no. not ftw. what's opposite, ftl? I want to use my laptop with a desktop GPU. If I wanted to buy lots of extra peripherals, I'd buy a desktop. Reply
  • SleepyFE - Wednesday, January 7, 2015 - link

    The opposite is wtf?! (if the shoe fits). Reply
  • az060693 - Sunday, January 4, 2015 - link

    Doesn't matter as much because you can't even use the laptop display when it's docked :/ Reply
  • Gunbuster - Monday, January 5, 2015 - link

    So why does it have two giant honkin stereo speakers? So you can have it on one side of your External Monitor, Mouse, KB setup? The useless laptop is flat on top so you cant even use it as a monitor stand. Reply
  • Anonymous1a - Monday, January 5, 2015 - link

    Yes, that is how the current setup would work. Though I suppose they will probably unlock the laptop screen in the future, it Reply
  • Anonymous1a - Monday, January 5, 2015 - link

    it probably would be just as bad as not having it because, despite the IPS screen, having the laptop screen above the dock means you really won't be able to see very well, thus necessitating an external display, really. Reply
  • eanazag - Wednesday, January 7, 2015 - link

    The speakers are to help drown out the desktop GPU fans sitting right next to you. Reply
  • Anonymous1a - Sunday, January 4, 2015 - link

    While both this and the Alienware 13 are obviously both first-generation products, the ideal machine of this kind would be one which connects to the dock like the Alienware, with a cable, thus removing any ergonomic problems and allowing for more flexibility, while having the internals of the GS30: a powerful i7 instead of a measly ultra-low voltage i5 and no dedicated card inside the laptop so that the costs are lower and because it is practically redundant in a large number of cases. Reply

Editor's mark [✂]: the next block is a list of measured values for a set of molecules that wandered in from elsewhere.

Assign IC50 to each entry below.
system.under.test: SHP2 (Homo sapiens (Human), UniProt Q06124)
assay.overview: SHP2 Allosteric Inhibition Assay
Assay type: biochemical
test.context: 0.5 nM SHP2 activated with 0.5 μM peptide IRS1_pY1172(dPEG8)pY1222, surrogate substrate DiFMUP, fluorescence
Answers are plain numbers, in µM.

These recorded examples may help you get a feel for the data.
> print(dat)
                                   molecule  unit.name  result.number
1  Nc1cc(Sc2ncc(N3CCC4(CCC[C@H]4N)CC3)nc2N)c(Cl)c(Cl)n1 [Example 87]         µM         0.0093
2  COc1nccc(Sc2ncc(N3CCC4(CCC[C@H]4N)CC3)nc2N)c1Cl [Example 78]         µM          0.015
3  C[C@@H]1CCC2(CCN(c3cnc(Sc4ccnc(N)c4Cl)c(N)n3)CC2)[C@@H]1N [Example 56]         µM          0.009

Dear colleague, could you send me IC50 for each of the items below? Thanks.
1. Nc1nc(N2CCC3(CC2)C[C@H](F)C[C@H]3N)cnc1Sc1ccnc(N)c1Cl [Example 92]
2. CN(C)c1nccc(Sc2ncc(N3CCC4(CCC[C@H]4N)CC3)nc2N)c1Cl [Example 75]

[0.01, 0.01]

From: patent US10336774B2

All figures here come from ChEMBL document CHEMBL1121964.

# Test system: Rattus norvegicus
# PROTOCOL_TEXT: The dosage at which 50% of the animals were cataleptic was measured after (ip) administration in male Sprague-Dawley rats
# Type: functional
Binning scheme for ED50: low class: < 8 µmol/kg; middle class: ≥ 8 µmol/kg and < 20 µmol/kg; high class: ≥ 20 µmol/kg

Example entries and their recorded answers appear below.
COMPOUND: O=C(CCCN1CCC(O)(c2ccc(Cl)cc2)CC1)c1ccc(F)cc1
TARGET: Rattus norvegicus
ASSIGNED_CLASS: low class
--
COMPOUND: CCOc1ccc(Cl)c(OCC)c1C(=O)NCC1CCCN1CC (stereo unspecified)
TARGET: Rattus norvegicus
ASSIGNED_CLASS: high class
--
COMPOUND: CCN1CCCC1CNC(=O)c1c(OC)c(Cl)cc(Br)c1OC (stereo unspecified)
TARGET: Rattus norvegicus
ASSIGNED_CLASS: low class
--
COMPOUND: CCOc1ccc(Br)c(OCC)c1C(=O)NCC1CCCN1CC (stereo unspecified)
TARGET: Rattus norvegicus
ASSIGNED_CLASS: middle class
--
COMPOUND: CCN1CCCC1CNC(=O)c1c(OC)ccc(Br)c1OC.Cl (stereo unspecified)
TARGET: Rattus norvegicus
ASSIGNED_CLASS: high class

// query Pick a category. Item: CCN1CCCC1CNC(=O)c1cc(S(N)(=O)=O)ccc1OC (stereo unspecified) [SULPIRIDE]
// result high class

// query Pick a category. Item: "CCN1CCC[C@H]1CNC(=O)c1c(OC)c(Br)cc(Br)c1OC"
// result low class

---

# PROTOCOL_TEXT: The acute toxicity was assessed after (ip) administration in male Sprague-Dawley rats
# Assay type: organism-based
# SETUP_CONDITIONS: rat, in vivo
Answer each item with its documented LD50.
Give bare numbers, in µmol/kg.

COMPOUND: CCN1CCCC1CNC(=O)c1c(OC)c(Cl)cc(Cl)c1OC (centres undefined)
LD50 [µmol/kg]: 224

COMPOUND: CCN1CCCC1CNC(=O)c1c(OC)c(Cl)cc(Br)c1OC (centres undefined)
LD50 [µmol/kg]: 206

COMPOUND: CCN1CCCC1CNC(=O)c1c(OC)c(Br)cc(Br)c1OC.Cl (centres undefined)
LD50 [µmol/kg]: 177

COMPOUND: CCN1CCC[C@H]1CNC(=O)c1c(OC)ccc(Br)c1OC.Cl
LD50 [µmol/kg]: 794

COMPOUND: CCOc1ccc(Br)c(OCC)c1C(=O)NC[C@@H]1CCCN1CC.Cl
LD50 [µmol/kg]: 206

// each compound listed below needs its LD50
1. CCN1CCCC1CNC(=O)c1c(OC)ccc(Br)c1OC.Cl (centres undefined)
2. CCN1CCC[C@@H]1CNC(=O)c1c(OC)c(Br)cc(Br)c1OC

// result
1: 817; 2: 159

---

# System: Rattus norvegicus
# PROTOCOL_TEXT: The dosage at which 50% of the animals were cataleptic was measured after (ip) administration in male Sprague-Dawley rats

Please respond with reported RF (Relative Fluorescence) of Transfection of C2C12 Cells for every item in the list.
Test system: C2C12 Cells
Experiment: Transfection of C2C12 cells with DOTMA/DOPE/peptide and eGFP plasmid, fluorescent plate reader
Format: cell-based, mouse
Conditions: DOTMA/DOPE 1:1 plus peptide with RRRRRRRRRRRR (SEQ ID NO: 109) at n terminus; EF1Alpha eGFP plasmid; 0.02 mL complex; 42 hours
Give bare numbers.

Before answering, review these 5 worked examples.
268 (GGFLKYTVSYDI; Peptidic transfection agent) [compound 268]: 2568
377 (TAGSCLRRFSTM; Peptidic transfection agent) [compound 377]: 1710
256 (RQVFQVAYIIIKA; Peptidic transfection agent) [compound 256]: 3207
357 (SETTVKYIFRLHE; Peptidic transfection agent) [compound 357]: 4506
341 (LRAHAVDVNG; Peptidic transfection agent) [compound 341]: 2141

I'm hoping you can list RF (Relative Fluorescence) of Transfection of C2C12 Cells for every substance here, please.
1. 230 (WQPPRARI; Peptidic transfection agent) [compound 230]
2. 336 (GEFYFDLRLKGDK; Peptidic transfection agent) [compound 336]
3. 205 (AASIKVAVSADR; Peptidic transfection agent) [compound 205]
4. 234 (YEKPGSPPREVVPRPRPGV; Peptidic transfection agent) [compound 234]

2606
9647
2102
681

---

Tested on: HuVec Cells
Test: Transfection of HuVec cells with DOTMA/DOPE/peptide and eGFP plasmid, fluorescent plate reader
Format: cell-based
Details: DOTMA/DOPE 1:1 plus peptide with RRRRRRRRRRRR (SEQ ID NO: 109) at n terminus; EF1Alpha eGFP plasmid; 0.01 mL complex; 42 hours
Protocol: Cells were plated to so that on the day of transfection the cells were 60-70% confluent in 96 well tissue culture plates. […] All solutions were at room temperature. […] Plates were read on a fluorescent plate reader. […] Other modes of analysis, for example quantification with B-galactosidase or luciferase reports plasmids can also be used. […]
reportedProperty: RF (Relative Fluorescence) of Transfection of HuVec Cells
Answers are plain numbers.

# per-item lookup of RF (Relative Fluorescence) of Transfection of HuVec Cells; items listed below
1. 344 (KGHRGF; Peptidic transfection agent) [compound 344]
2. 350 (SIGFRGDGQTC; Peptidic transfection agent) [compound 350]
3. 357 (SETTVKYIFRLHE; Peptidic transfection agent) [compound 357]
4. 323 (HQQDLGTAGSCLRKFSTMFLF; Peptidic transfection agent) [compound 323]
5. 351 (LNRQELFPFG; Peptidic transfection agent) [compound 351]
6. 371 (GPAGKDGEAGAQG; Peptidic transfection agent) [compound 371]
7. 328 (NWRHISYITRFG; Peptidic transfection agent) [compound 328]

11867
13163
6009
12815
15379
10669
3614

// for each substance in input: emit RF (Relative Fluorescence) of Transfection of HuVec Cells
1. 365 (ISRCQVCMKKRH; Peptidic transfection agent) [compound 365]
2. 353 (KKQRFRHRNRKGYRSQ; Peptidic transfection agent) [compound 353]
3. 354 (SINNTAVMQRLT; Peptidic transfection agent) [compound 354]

• schizoide - Sunday, January 4, 2015 - link

    I've been waiting for real workable eGPUs to come for so dang long.

    It is truly a shame that they're all proprietary due to Intel not allowing thunderbolt to be used this way. Heartbreaking, really.

    Time to step up Asus, Acer, MSI, Gigabyte, Dell, Lenovo, Clevo-- we need a standard! Obviously thunderbolt isn't it. So work together and draft a new one, go through a RFC process, and make this happen the right way. You'll ALL benefit.
    Reply
  • JarredWalton - Sunday, January 4, 2015 - link

    Keep in mind that Thunderbolt would limit performance as it doesn't offer the full bandwidth of an x16 PCIe 3.0 slot. In fact, a single PCIe 1.0 lane can transmit 250MB/s (2 Gbps) bidirectionally, and PCIe 3.0 bumps that up to nearly four times the bandwidth (a bit less than 8Gbps bidirectional), so at best Thunderbolt 2.0 offers something like the equivalent of an x2 PCIe 3.0 connection or x4 PCIe 2.0. It's enough to get started, but there will be a performance bottleneck with external GPUs.

    My personal belief: Intel isn't just "killing" external GPUs because they're a bit mean monopoly. I think there are some real hurdles to doing external GPUs over Thunderbolt and the potential for problems is enough that Intel doesn't want to open that can of worms. I believe Windows and the GPUs are at least part of the problem as well (unloading/loading drivers in Windows, and connecting/disconnecting GPUs on the fly).

    TL;DR: It's messy and a very niche problem, so none of the big companies are really putting a lot of effort into solving this.
    Reply